A much higher percentage of racialized than non-racialized artists are immigrants (60% vs. 14%). There is a particularly large difference in recent immigration: 42% of racialized artists immigrated to Canada between 1991 and 2016, including 14% who immigrated between 2011 and 2016. In contrast, only 7% of non-racialized artists immigrated to Canada between 1991 and 2016, including 1% who immigrated between 2011 and 2016.

A slightly higher proportion of racialized than non-racialized artists have a bachelor’s degree or higher (50% vs. 46%), but a much smaller proportion are 45 or older (32% vs. 48%).

The same proportion of racialized and non-racialized artists are women (52%). By definition, Indigenous people are not considered racialized unless they identify as both.

Incomes of racialized artists

As presented in Figure 3, racialized artists have a median income of $18,200, about one-half of the median income of all racialized workers in Canada ($35,600). Non-racialized artists have a median income of $25,400, 44% less than all non-racialized workers ($45,700).

FIgure 3: Median incomes of racialized and non-racialized artists and all workers

Racialized artists make a median income of 72 cents for every $1 for non-racialized artists. In the overall labour force, racialized workers have a median income of 78 cents for every $1 for non-racialized workers.

Regarding employment and household incomes:

  • Racialized artists have a median employment income of $15,000, representing 85 cents for every $1 earned by non-racialized artists (median of $17,800).
  • Racialized artists have a median household income of $47,000, representing 80 cents for every $1 of household income for non-racialized artists (median of $59,100).

Incomes of different groups of racialized artists

As noted above, the median income of all racialized artists is $18,200. Table 8 shows that many groups of racialized artists have low median incomes. Differences between racialized and non-racialized artists are substantial for each group.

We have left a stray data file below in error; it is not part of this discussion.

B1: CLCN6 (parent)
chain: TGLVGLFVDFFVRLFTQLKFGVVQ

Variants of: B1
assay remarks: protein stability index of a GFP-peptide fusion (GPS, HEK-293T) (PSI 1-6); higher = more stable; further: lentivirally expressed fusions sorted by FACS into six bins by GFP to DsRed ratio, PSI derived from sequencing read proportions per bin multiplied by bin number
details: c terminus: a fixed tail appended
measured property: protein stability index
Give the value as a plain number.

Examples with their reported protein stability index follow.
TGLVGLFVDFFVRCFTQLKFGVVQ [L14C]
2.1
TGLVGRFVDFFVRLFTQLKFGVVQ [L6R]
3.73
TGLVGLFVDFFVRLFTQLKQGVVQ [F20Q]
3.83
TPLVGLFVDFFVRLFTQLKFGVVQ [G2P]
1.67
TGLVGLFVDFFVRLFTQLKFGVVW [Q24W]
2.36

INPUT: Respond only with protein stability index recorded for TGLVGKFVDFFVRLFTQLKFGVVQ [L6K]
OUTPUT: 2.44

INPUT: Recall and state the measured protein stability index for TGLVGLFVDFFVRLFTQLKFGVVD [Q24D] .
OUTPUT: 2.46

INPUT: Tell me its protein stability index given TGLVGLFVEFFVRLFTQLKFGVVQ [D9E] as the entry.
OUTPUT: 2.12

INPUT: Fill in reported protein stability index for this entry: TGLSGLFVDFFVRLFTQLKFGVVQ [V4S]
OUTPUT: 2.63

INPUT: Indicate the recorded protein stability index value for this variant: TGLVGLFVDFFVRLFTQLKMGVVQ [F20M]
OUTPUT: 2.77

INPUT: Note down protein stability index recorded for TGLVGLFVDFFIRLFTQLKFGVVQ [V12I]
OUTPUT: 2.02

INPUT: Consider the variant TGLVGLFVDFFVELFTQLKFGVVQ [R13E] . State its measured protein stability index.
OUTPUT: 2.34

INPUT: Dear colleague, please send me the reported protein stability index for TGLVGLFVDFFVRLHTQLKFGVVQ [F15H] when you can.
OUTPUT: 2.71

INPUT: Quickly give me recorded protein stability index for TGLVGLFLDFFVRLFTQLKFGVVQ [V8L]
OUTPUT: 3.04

Table 8: Median incomes of different groups of racialized artists
Group Racialized artists Non-racialized artists
Women $17,900 $23,100
Men $18,800 $28,800
Immigrants $19,300 $28,000
Non-immigrants $24,000 $32,400
Bachelor’s degree or higher $20,700 $31,300
Source: 2016 census custom data request. Income figures relate to the 2015 calendar year.

Racialized artists by occupation

Racialized and non-racialized artists hold many arts occupations in similar proportions. The small differences between the two groups are shown in Table 9.

Table 9: Racialized and non-racialized artists by occupation
Occupation % of racialized artists % of non-racialized  artists
Musicians & singers 25% 22%
Authors & writers 15% 18%
Producers, directors, choreographers & related occupations 15% 18%
Visual artists 14% 13%
Actors & comedians 9% 7%
Artisans & craftspeople 9% 9%
Dancers 6% 6%
Other performers 5% 4%
Conductors, composers & arrangers 2% 3%
Source: 2016 census custom data request

Table 10 shows that racialized artists have lower median incomes than non-racialized artists in eight of the nine arts occupations. The one exception: racialized artisans have somewhat higher incomes than non-racialized artisans.

Table 10: Median income by arts occupation for racialized and non-racialized people
Occupation Racialized artists Non-racialized artists Cents on the dollar
Musicians & singers $14,300 $18,700 76¢
Authors & writers $31,000 $41,300 75¢
Producers, directors, choreographers & related $32,300 $51,700 63¢
Visual artists $17,400 $20,400 86¢
Actors & comedians $13,600 $19,600 69¢
Artisans & craftspeople $22,600 $20,400 $1.11
Dancers $13,500 $16,200 83¢
Other performers $16,100 $17,000 95¢
Conductors, composers & arrangers $19,500 $31,300 62¢
All artists $18,200 $25,400 72¢
Source: 2016 census custom data request. Income figures relate to the 2015 calendar year.

 

Section 5: Official language minority artists

Of the 158,100 artists in Canada, 9,300 are members of official language minority communities (based on the language spoken most often at home).[21] Official language minority Canadians represent a higher proportion of artists (5.9%) than all workers (4.7%). The rest of this section examines separately the two official language minority communities: Francophones outside Quebec and Anglophones in Quebec.[22]

Francophone artists outside Quebec

The 2,000 French-language artists outside Quebec represent 1.2% of all Canadian artists, while French-minority workers outside Quebec represent 1.8% of all Canadian workers.

The concentration of artists is 0.59% for Francophones outside Quebec, compared with 0.93% for Anglophones outside Quebec.

Women and Indigenous people represent a higher proportion of Francophone than Anglophone artists outside Quebec. On the other hand, members of racialized groups and immigrants represent a lower proportion of Francophone than Anglophone artists outside Quebec:

  • Women represent 57% of Francophone artists outside Quebec and 53% of Anglophone artists outside Quebec.
  • Indigenous people account for 4.1% of Francophone artists outside Quebec and 3.6% of Anglophone artists outside Quebec.